From the beginning of his public mission, Ratana was criticised. Eyewitnesses who attended his meetings said they had seen no cures, and the reports of miracles were often second-hand, many being described to journalists by Pita Moko, Ratana's secretary. Even the famous cure by letter of Fanny Lammas was said to be through auto-suggestion. Accusations were made that sick followers were refusing to visit doctors. Orthodox Christians claimed Ratana was worshipping angels. Reweti T. Kohere conducted a campaign against him in Maori newspapers, claiming he was a tohunga similar to Rua Kenana, Te Wereta and Hikapuhi – a potentially damaging charge. Ratana was defended by the superintendent of the Anglican Maori mission, the Reverend W. G. Williams, and by Arthur F. Williams in Te Toa Takitini. They claimed he preached a simple biblical faith, and that his revivalism and work against 'tohungaism' were invaluable. Nevertheless, in 1921 Ratana sent newspapers a defence of his activities, saying that criticism was so frequent and antagonistic that, although he had received more than 70,000 letters from New Zealand and other countries, he would in future work only with Maori.
Through the early 1920s Ratana's movement became gradually more institutionalised and politicised. In 1920 he set up an office at Ratana, and as the costs of his meetings increased, gifts of food and money were canvassed from other Maori settlements. The King movement leader, Tupu Taingakawa, was among those who challenged him in 1920 to care for the sicknesses of the land as well as those of the body. Ratana's response was that first it was necessary to unite the people in the worship of Jehovah. Convinced of his divine mission, Ratana and his staff were confused and upset when an attempt to draw the Maori King Te Rata and his people into the movement in 1922 was rejected by King movement leaders as an affront. Ratana made later attempts to heal the breach but was never successful. Throughout 1922 he and his staff denied any interest in politics. The press labelled various followers of Ratana, including his son Haami Tokouru, as official Ratana electoral candidates. Ratana continued to say publicly that voters should follow their conscience. But the movement was growing beyond his own aims. The rise of other strong leaders within the movement with their own agenda of Maori nationalism was lessening Ratana's control over its direction.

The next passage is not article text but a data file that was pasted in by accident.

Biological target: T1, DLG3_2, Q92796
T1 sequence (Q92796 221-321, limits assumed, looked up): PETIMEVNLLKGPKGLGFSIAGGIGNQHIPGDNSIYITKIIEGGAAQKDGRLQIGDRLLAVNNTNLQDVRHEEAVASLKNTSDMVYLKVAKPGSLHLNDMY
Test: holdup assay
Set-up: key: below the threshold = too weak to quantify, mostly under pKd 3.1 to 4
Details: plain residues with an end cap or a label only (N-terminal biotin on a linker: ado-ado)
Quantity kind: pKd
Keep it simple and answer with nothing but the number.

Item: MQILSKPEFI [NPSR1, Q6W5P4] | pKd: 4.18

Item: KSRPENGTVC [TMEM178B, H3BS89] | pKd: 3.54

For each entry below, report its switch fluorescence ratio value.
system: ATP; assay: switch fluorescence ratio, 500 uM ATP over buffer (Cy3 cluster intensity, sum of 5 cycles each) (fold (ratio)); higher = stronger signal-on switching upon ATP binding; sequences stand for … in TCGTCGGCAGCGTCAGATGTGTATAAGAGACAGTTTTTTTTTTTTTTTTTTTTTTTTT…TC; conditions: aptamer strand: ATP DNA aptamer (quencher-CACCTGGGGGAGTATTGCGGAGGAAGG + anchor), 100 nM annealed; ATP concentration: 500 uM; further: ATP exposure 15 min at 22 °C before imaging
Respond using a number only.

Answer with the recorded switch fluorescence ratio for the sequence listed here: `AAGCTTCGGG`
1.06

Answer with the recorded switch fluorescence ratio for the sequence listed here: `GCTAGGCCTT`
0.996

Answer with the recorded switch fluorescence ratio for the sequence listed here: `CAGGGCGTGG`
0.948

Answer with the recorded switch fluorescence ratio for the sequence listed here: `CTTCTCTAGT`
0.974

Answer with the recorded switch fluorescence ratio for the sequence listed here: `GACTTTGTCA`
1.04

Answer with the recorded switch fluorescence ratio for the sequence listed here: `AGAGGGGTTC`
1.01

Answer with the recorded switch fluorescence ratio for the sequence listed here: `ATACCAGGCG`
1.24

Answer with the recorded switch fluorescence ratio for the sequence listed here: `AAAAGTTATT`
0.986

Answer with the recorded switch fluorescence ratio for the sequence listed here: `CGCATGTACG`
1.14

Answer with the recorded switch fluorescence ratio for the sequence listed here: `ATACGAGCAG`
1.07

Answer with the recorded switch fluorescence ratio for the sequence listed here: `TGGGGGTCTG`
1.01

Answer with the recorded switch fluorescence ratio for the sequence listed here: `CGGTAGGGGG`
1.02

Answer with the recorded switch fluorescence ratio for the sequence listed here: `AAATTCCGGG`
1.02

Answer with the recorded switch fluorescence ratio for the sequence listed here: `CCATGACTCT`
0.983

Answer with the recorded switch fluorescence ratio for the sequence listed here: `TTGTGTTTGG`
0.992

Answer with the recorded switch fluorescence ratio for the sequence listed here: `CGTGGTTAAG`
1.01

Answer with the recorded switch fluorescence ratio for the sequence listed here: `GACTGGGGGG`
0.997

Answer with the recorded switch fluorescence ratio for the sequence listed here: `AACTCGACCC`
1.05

By 1923 the first Ratana federation, the United Maori Welfare League of the Northern, Southern and Chatham Islands, had been formally set up. Football, haka and poi dancing teams were organised; apostles (Ratana ministers) had been appointed and sent to travel the country seeking converts; awhina (sisters) and akonga (lay readers) were being instituted; the first two Ratana churches had been built by Ngati Maniapoto and Ngati Whatua; and Ratana choirs and bands had been trained, dressing in their distinctive purple, white and gold uniforms. A schoolhouse had been opened at Ratana pa.
In a speech at Christmas 1923, Ratana publicly committed himself to a partly political programme: on a planned journey to Britain he would take both the Bible and the Treaty of Waitangi, symbolic of the spiritual and political sides of his mission. While Pita Moko obtained passports from a reluctant government, on 18 March 1924 Ratana and his family visited Mt Taranaki and Parihaka. Beside a stream on the mountain he heard a voice repeating words of Titokowaru, and encountered at Parihaka sayings left by Te Whiti and Tohu that foretold that he must take his spiritual message to the wider world.
Before leaving, Ratana endorsed a new formal organisation of his federation and its banking operations. They were announced in the Ratana newspaper, Te Whetu Marama o Te Kotahitanga, the first issue of which appeared on 15 March 1924. An executive council of the federation was appointed, as was an interim management committee.
The party of 38 left Ratana pa on 9 April 1924 and returned there on 24 December. It included Ratana's wife and children, Pita Moko as the main organiser and spokesman, Ratana himself to care for the spiritual side of the journey, and Tupu Taingakawa and Pepene Eketone to look after the material aspects. They hoped to present their petition on the Treaty of Waitangi and land confiscations to King George V. A large group of young people also travelled, whose function was to perform at concerts to raise money for the movement. The travellers were prevented from presenting their petition to or even encountering the King. Ratana remained in Paris while Moko led a group to Geneva in an unsuccessful attempt to present the petition to the League of Nations.